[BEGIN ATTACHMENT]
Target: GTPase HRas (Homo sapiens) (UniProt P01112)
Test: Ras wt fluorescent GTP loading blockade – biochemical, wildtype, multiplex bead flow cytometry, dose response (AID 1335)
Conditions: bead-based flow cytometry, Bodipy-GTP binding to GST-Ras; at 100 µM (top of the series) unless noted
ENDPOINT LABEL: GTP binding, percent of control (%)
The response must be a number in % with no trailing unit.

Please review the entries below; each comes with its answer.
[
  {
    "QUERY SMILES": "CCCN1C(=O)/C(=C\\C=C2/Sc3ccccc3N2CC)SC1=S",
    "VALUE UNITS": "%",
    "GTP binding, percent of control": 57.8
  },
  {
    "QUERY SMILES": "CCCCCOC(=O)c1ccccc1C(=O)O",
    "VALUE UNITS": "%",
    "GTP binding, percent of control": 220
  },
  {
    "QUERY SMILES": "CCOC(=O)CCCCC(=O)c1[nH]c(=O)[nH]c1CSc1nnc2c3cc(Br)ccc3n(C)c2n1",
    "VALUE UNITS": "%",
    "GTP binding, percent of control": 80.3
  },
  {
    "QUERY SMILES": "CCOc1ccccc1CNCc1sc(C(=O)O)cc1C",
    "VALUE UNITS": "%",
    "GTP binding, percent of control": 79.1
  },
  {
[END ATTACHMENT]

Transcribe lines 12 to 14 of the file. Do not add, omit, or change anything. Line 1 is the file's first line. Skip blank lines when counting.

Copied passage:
  },
  {
    "QUERY SMILES": "CCCCCOC(=O)c1ccccc1C(=O)O",